Legacy Roofing built itself into a brand by combining adroit marketing, including vehicle signage, with systems to ensure customer satisfaction.
Legacy Roofing built itself into a brand by combining adroit marketing, including vehicle signage, with systems to ensure customer satisfaction.
Legacy repositioned itself as a high-end roofing contractor, able to attract upscale customers by guaranteeing quality work.
Legacy repositioned itself as a high-end roofing contractor, able to attract upscale customers by guaranteeing quality work.

Skip Matlock got home from work one day to discover a roofing job in progress at the house across the street. He wasn't happy about it. “I asked him why he didn't let our company bid,” says Matlock, vice president of sales for Seattle-area Legacy Roofing. Turns out the neighbor wanted composition shingles and thought that Matlock's company only installed shakes. He had good reason to think that. At the time (five years ago) the company Matlock worked for was called Shake Specialists. CEO Cliff Hurn, who came out of shake manufacturing, chose that name when he founded his residential roofing company in 1989. Though most of its work initially consisted of installing shake roofs, the company had soon expanded into other types of materials.

That afternoon provided a marketing moment of truth. Shortly thereafter, Matlock and Hurn decided to rename the company. Hurn then took the process a step further by contracting with a local marketing/design firm. Eben Design's job was to come up with a look and a logo appropriate to the new name: Legacy Roofing.

The Challenge Ahead Marty Krouse, of Eben Design, says the challenge in branding Legacy was to convince consumers that a roofing contractor could provide the same kind of follow-through and service that other types of businesses can. “To make that visible,” he says, “is where branding comes in.”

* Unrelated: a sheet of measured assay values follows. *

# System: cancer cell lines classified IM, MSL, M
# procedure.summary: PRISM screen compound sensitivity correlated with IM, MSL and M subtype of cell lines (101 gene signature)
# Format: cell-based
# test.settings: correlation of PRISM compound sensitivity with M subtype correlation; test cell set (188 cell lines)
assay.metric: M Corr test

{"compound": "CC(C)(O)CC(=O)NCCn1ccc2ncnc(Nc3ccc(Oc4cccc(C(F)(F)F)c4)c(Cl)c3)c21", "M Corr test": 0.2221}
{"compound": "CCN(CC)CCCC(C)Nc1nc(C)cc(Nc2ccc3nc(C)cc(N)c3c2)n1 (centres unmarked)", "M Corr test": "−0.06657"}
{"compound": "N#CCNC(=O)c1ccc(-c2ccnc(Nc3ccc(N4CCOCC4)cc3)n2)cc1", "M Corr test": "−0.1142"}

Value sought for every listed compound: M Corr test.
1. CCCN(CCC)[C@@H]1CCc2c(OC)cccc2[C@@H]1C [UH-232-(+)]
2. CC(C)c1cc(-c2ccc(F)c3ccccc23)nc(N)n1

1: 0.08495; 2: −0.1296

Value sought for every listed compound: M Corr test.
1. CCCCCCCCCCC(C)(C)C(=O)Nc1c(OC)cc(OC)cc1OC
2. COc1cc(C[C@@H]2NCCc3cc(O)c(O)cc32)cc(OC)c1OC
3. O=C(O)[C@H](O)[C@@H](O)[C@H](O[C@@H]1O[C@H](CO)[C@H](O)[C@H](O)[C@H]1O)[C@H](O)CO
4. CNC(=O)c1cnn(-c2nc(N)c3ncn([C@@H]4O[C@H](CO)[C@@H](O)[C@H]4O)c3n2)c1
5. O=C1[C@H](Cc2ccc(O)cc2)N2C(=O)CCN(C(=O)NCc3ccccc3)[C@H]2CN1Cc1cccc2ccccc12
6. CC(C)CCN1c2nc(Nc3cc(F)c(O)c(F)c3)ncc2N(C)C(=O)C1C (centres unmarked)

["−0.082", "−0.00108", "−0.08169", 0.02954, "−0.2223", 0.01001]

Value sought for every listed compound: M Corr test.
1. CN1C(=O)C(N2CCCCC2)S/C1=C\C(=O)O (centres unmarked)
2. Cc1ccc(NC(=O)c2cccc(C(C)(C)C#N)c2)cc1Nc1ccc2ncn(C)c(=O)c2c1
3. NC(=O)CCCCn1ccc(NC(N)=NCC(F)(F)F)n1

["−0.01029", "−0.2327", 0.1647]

Fortunately, the pieces were in place. For instance, to back up the quality of its installation, the company offered a 10-year labor warranty (recently changed to lifetime). And in an industry where proposals might consist of a number scratched on an envelope or business card, dropped through the mail slot, Legacy's estimators showed up in vans outfitted with desks and office equipment, including laptops and printers. That way, Matlock says, “we can produce a detailed set of specs and an estimate that lays out three to four or as many as eight options.”

Eben Design, which had never worked with a roofing contractor before, set out to create a company image that reflected “the customer service and classiness of Nordstrom with the simplicity and accessibility of Target,” says owner Eben Green.

Eben Design developed a logo and a graphics package. Hurn and others at Legacy selected gold as the company's signature color, along with black and green. Soon everything from stationery to vans was inscribed with the logo and/or painted gold.

Legacy Roofing's leads increased by 30% to 40% annually. Much of that owes to the vans, which function as moving billboards. In 2003, vans generated 473 leads. That number jumped to 565 in 2004, and to 782 in the first 10 months of 2005. The vans now provide 25% of Legacy Roofing leads.

Re-branding also boosted the company's referral rate (from 5% of leads five years ago to 13% this year). Plus, the close rate across all lead categories rose from 13.9% to 24.2%.

The number and quality of van and referral leads mean that Legacy can hold the line on media spending and still increase its leads.

Where the company does spend its money is on direct mail and radio. Public relations is another tool in the marketing arsenal. Legacy Roofing ends up in the news when the company wins an award, sponsors high school athletic events, or participates in an Extreme Makeover project.